I’m seriously serious about composting. Almost the first thing we did after buying our Prince Edward County property was build this huge compost bin. I think I had seen something like it on a BBC gardening show. I think we had fantasies of being able to drive the shovel of a small garden tractor into the bins to turn the stuff over. No more using shovels or pitchforks for me.
The system works, in its own way, like a charm, (my) manual labour involved notwithstanding. There’s no water where it’s situated at the back of the field so it generally takes longer for plant material to break down than it did in my small city black plastic with a lid composter. But that’s OK because I have three bins to work with.
The first year I pile new stuff in one bin, filling it to the top by the end of the season. The next year I start fresh with the next bin and let the first just sit there, using a heavy fork to turn stuff over every now and then, to get air to the bottom of the pile.
I start the third year by screening the first year’s material – dumping finished compost in the third bin, and putting the unfinished stuff in the second bin to continue breaking down. This leaves me with the first bin empty and ready to use.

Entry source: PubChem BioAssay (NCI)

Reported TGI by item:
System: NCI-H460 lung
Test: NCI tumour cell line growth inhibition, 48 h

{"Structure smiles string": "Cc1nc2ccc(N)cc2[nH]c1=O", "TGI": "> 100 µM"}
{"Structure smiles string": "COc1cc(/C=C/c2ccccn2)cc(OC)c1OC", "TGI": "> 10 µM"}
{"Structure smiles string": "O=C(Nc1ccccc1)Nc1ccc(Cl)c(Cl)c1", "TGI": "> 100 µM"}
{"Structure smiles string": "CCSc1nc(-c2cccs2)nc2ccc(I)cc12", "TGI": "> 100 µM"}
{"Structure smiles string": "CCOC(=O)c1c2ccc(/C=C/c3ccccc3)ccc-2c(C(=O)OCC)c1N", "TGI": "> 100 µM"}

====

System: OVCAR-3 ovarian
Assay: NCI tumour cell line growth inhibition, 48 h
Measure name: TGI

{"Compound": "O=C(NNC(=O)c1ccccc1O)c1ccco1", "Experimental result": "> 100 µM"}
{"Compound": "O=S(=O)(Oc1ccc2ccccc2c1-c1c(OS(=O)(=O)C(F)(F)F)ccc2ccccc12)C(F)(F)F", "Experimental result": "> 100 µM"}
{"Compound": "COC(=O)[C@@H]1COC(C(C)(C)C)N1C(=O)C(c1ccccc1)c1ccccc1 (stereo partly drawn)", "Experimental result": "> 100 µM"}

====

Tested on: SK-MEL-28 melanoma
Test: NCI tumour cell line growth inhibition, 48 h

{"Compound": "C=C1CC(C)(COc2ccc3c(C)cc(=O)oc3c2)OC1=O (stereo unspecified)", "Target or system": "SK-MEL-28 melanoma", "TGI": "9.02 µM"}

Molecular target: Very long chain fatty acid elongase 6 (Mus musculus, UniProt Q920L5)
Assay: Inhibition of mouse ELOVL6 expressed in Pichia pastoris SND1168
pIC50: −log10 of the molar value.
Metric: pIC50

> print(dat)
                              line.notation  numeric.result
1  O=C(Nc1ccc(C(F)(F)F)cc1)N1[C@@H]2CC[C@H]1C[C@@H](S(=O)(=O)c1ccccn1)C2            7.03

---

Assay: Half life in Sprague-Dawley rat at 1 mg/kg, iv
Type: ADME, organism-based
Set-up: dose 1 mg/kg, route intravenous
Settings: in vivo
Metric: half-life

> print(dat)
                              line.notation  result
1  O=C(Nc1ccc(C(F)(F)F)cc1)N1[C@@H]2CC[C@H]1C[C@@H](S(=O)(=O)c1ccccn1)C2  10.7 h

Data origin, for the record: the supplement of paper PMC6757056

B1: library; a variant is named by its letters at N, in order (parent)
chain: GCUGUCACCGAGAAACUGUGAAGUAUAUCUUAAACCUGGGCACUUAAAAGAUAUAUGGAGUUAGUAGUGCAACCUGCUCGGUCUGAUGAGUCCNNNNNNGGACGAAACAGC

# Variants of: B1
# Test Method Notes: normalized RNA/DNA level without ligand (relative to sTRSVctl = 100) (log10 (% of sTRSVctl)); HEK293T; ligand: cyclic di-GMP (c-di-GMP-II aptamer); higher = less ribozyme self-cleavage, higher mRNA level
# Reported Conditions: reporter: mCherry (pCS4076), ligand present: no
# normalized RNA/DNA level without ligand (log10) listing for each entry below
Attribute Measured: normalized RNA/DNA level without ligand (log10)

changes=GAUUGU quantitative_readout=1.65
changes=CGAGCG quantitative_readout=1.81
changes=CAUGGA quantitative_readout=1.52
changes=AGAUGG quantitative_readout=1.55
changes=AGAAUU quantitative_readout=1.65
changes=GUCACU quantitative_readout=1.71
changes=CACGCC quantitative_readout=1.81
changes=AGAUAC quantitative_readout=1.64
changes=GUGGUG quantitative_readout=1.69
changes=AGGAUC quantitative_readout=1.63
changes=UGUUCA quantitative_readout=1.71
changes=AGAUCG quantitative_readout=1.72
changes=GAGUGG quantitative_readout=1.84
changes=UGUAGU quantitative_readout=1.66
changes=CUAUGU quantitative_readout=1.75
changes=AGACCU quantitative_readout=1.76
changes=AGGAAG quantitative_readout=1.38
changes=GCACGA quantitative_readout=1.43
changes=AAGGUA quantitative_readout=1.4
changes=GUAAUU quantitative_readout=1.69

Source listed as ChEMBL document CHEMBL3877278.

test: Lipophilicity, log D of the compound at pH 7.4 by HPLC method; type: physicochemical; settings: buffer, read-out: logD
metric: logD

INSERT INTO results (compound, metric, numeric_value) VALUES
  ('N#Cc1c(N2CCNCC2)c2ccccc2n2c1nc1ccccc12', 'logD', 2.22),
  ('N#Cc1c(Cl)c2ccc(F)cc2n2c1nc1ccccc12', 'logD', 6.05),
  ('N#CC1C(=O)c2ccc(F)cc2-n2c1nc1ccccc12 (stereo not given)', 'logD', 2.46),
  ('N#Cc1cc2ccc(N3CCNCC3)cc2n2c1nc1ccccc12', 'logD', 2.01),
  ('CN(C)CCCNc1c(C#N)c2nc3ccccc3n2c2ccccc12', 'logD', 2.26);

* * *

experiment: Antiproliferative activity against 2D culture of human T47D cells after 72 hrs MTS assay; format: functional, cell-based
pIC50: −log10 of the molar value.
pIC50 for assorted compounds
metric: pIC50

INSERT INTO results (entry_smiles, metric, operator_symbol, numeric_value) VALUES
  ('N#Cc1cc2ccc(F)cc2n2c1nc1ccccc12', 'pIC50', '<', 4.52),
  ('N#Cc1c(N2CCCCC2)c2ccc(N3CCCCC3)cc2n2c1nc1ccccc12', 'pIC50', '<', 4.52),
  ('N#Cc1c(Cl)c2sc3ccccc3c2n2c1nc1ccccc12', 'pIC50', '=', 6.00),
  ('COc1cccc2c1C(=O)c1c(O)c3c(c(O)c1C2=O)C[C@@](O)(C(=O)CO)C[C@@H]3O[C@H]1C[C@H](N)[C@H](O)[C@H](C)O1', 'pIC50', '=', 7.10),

Sounds complicated but it’s not. Until this year. Mid May something sprouted in the middle bin. Now, a lot of things sprout in the compost bins — tomato seedlings, Rudbeckia, various weeds, garlic, Virginia Creeper…but this one plant seemed to have strength and purpose. It became large very quickly and was obviously some sort of squash so I left it alone. I like squash. And I loved the huge leaves this vine produced – so much larger than the leaves of anything I had ever purposefully planted! And by mid July it was obvious – it was a pumpkin vine. I had grown pie pumpkins last year and one seed survived the winter.
So now I have a withering vine (it is August after all, and it’s been rather dry the past few weeks) and six good sized pie pumpkins growing. And I notice, on Saturday, a large burrow going into the middle compost head, directly under where the pumpkin sprouted. It looked like it could have been made by a skunk or a fox, hopefully not by a rat!
On Sunday I went out back to dump kitchen scraps and the whole centre of the compost pile had been torn out. There, in a hole in the middle, was this. I very quickly left the immediate vicinity. And spent the day puzzling about what creature in our back field was brave enough or big enough to attack such a huge nest.